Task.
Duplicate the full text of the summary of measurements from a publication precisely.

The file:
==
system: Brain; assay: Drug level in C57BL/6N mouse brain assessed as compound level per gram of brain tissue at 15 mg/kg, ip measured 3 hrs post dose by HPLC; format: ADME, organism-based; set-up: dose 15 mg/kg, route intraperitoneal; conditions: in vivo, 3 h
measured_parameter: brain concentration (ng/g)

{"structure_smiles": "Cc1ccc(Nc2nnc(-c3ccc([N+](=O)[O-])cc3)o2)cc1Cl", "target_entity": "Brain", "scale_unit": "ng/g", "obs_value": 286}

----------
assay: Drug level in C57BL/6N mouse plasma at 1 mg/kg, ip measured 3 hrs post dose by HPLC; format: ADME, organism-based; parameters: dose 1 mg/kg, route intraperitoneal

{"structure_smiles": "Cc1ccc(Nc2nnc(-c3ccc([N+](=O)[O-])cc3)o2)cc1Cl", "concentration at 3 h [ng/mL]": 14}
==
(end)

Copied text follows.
system: Brain; assay: Drug level in C57BL/6N mouse brain assessed as compound level per gram of brain tissue at 15 mg/kg, ip measured 3 hrs post dose by HPLC; format: ADME, organism-based; set-up: dose 15 mg/kg, route intraperitoneal; conditions: in vivo, 3 h
measured_parameter: brain concentration (ng/g)

{"structure_smiles": "Cc1ccc(Nc2nnc(-c3ccc([N+](=O)[O-])cc3)o2)cc1Cl", "target_entity": "Brain", "scale_unit": "ng/g", "obs_value": 286}

----------
assay: Drug level in C57BL/6N mouse plasma at 1 mg/kg, ip measured 3 hrs post dose by HPLC; format: ADME, organism-based; parameters: dose 1 mg/kg, route intraperitoneal

{"structure_smiles": "Cc1ccc(Nc2nnc(-c3ccc([N+](=O)[O-])cc3)o2)cc1Cl", "concentration at 3 h [ng/mL]": 14}